Superintendent Meria Carstarphen will be out in public again this evening with her financial chief, Nicole Conley-Abram, trying to explain the school district's budget situation and take input from the public. Tonight's "community conversation", as the school district calls it, starts at 6:30 pm inside the Bowie High School Cafeteria at 4103 Slaughter Lane.
People who attended last week's public forum at Reagan High School had more questions than answers when it came to AISD's projected $94 million deficit. Most of the ten or so people who spoke at a microphone during the public input portion of the meeting were there to talk about a proposal from charter school operator Southwest Key to lease the Eastside Memorial High School campus. But during the question and answer session, Carstarphen and Conley-Abram fielded many queries submitted in writing from the 100 or so audience members trying to make sense of the school district's financial crisis.
Tonight's meeting may include questions about an idea that has surfaced lately in discussions among school board members: a tax rate election to help fund the school district.
Local education consultants Moak, Casey, and Associates have prepared a statewide district-by-district printout projecting the impact of state cuts to public education under the House's proposed cuts of $3.9 billion per year for two years. It pegs the cost to Austin ISD between $76 and $186 million, a huge disparity that has school district officials worrying aloud about the disastrous implications of a potential budget gap twice as large as currently projected.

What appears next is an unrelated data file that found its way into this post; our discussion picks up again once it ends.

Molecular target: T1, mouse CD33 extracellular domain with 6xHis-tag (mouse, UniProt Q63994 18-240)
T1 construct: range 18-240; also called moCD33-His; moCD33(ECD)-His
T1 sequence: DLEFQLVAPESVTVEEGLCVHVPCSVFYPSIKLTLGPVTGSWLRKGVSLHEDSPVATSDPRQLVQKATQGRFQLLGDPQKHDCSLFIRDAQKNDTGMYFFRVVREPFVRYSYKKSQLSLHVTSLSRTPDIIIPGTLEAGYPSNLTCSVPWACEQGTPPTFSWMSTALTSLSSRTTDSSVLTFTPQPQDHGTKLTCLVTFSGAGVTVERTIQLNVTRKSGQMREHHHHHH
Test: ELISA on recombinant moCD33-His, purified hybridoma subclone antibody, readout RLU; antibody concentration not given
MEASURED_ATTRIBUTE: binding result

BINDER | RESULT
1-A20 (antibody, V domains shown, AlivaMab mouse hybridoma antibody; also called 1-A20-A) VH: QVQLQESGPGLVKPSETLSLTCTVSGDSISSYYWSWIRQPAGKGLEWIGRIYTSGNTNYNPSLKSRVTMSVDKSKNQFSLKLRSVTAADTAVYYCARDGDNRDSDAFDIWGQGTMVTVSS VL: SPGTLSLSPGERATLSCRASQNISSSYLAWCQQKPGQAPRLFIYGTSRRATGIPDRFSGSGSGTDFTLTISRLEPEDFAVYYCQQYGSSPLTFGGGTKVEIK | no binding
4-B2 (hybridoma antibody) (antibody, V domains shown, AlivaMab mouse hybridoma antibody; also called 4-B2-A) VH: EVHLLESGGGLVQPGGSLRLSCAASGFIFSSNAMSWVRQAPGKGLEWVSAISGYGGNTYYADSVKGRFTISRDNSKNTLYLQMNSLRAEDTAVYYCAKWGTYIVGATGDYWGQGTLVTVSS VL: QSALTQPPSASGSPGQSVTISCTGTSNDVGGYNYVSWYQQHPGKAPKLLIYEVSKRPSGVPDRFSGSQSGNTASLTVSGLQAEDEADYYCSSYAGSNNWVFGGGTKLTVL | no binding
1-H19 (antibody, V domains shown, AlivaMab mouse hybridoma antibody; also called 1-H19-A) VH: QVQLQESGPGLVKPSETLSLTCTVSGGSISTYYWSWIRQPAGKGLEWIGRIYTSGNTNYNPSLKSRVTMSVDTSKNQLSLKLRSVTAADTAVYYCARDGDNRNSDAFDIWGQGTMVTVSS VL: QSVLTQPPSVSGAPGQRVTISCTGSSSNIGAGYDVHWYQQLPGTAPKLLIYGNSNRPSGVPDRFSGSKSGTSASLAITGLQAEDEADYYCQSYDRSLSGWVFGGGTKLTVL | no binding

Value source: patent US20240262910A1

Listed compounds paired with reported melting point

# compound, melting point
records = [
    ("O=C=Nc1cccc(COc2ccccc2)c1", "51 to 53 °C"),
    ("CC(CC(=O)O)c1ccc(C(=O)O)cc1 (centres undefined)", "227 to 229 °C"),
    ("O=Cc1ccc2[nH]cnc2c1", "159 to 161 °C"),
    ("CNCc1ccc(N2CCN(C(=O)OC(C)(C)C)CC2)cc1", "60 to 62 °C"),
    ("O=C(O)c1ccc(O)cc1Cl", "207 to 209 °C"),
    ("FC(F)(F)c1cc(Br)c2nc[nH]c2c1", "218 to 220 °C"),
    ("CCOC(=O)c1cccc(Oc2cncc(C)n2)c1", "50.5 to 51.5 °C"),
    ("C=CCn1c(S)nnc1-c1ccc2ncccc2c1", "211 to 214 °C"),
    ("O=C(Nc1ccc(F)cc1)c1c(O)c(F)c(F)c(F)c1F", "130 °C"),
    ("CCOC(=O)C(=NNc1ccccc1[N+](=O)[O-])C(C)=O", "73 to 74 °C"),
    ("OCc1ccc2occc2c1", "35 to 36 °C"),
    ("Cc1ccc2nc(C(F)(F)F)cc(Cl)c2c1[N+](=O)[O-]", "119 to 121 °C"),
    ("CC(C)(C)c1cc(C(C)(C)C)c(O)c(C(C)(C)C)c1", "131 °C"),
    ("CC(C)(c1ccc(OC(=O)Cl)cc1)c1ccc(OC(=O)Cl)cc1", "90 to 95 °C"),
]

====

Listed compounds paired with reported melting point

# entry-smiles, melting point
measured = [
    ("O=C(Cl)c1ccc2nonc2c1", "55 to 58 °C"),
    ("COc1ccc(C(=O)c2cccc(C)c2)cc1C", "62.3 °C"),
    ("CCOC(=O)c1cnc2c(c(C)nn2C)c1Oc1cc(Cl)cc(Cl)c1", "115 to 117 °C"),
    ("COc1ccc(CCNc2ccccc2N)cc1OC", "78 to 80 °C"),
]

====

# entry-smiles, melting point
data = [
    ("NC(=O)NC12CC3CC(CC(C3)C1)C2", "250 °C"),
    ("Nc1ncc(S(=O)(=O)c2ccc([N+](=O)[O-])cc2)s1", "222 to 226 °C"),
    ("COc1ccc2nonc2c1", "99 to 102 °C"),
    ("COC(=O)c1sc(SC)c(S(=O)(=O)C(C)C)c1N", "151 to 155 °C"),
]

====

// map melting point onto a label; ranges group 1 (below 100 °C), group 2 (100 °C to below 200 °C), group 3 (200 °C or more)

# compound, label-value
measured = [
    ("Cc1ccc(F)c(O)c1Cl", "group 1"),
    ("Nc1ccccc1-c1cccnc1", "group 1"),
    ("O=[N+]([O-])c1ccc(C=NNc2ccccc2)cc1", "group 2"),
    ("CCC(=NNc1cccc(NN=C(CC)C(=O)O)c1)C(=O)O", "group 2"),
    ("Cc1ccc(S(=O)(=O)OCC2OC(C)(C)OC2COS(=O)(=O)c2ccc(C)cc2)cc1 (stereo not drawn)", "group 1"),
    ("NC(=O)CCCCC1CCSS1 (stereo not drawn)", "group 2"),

Here's how Moak, Casey and Associates explain the two numbers provided for each district.
We have provided two examples of reductions totaling $3.9 billion per year.
The first assumes an across-the-board reduction of state and local general fund revenue, an 11.3 percent reduction..
The second assumes formula changes to get to a $3.9 billion reduction per year, including the elimination of hold-harmless funding associated with the target revenue system (Additional State Aid for Tax Reduction), the elimination of the chapter 41 hold harmless, and a reduction to the basic allotment.
One comment making the rounds in education circles today comes from the former Republican Texas Lieutenant Governor Bill Ratliff. The Mount Pleasant Daily Tribune reports that Ratliff told a group of public officials, parents, students, and Tea Party members that Texas should use more of the Rainy Day fund to close the budget gap.
Bill Ratliff said the rainy day fund could be a way for the state to keep the school districts from taking such a large hit in funding. “The rainy day fund, has grown by $2 billion a year, so let’s assume the senate decided to use $9 billion dollars from that rainy day fund, in two years it would be back. The money that goes into the rainy day fund comes off of oil and gas revenues that are paid to the State of Texas.”
According to Bill Ratliff, the rainy day fund “was started when oil was at $10-15 dollars, it’s at $100 now.”
“That is why that fund is growing at $2 billion a year. By the time the biennium is up there will be another $4 billion,” Bill Ratliff said. “But I don’t hear anybody talking about that, and I am curious why not.”
The Texas Tribune's Morgan Smith also has this explainer on the state's school finance system. It's a dense read, but provides crucial background to understanding the issue.